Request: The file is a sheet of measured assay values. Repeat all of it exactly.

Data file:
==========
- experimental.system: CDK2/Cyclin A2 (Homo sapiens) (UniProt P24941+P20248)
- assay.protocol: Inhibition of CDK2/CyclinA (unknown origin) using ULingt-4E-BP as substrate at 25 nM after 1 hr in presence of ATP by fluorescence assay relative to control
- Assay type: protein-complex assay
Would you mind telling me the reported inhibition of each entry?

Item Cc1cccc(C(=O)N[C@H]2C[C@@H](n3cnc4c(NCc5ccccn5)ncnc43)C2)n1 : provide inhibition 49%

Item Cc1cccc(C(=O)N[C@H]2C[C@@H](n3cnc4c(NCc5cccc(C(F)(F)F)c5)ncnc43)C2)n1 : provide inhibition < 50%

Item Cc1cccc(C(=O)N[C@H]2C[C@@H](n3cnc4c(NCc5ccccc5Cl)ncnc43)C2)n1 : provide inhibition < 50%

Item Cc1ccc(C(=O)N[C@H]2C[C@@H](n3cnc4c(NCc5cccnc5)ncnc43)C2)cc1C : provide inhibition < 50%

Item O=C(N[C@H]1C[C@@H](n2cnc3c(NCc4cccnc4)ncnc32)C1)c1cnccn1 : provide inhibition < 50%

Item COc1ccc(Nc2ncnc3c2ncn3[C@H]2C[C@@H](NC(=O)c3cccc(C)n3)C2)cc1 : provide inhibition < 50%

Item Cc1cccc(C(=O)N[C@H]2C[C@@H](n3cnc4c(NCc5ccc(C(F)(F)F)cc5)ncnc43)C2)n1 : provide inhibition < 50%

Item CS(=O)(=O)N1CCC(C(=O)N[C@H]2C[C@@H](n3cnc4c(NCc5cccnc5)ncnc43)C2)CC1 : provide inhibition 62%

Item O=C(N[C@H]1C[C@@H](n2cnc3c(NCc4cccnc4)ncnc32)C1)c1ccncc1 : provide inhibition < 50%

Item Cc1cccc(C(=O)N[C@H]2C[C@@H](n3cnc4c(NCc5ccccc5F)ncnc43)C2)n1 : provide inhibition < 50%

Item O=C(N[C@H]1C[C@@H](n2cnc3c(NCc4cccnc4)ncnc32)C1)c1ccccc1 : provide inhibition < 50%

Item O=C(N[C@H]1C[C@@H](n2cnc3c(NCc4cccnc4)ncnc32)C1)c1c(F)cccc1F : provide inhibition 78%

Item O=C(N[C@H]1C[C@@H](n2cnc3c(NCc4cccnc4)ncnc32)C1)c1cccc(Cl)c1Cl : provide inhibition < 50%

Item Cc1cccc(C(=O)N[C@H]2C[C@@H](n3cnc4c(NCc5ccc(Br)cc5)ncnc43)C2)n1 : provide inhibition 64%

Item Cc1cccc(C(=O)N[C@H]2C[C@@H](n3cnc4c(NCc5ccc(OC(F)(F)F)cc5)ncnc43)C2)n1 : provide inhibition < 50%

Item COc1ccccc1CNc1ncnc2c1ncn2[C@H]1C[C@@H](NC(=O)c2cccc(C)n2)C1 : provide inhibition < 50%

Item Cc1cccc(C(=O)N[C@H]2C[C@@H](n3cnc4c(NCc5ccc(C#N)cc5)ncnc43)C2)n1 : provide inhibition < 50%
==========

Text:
- experimental.system: CDK2/Cyclin A2 (Homo sapiens) (UniProt P24941+P20248)
- assay.protocol: Inhibition of CDK2/CyclinA (unknown origin) using ULingt-4E-BP as substrate at 25 nM after 1 hr in presence of ATP by fluorescence assay relative to control
- Assay type: protein-complex assay
Would you mind telling me the reported inhibition of each entry?

Item Cc1cccc(C(=O)N[C@H]2C[C@@H](n3cnc4c(NCc5ccccn5)ncnc43)C2)n1 : provide inhibition 49%

Item Cc1cccc(C(=O)N[C@H]2C[C@@H](n3cnc4c(NCc5cccc(C(F)(F)F)c5)ncnc43)C2)n1 : provide inhibition < 50%

Item Cc1cccc(C(=O)N[C@H]2C[C@@H](n3cnc4c(NCc5ccccc5Cl)ncnc43)C2)n1 : provide inhibition < 50%

Item Cc1ccc(C(=O)N[C@H]2C[C@@H](n3cnc4c(NCc5cccnc5)ncnc43)C2)cc1C : provide inhibition < 50%

Item O=C(N[C@H]1C[C@@H](n2cnc3c(NCc4cccnc4)ncnc32)C1)c1cnccn1 : provide inhibition < 50%

Item COc1ccc(Nc2ncnc3c2ncn3[C@H]2C[C@@H](NC(=O)c3cccc(C)n3)C2)cc1 : provide inhibition < 50%

Item Cc1cccc(C(=O)N[C@H]2C[C@@H](n3cnc4c(NCc5ccc(C(F)(F)F)cc5)ncnc43)C2)n1 : provide inhibition < 50%

Item CS(=O)(=O)N1CCC(C(=O)N[C@H]2C[C@@H](n3cnc4c(NCc5cccnc5)ncnc43)C2)CC1 : provide inhibition 62%

Item O=C(N[C@H]1C[C@@H](n2cnc3c(NCc4cccnc4)ncnc32)C1)c1ccncc1 : provide inhibition < 50%

Item Cc1cccc(C(=O)N[C@H]2C[C@@H](n3cnc4c(NCc5ccccc5F)ncnc43)C2)n1 : provide inhibition < 50%

Item O=C(N[C@H]1C[C@@H](n2cnc3c(NCc4cccnc4)ncnc32)C1)c1ccccc1 : provide inhibition < 50%

Item O=C(N[C@H]1C[C@@H](n2cnc3c(NCc4cccnc4)ncnc32)C1)c1c(F)cccc1F : provide inhibition 78%

Item O=C(N[C@H]1C[C@@H](n2cnc3c(NCc4cccnc4)ncnc32)C1)c1cccc(Cl)c1Cl : provide inhibition < 50%

Item Cc1cccc(C(=O)N[C@H]2C[C@@H](n3cnc4c(NCc5ccc(Br)cc5)ncnc43)C2)n1 : provide inhibition 64%

Item Cc1cccc(C(=O)N[C@H]2C[C@@H](n3cnc4c(NCc5ccc(OC(F)(F)F)cc5)ncnc43)C2)n1 : provide inhibition < 50%

Item COc1ccccc1CNc1ncnc2c1ncn2[C@H]1C[C@@H](NC(=O)c2cccc(C)n2)C1 : provide inhibition < 50%

Item Cc1cccc(C(=O)N[C@H]2C[C@@H](n3cnc4c(NCc5ccc(C#N)cc5)ncnc43)C2)n1 : provide inhibition < 50%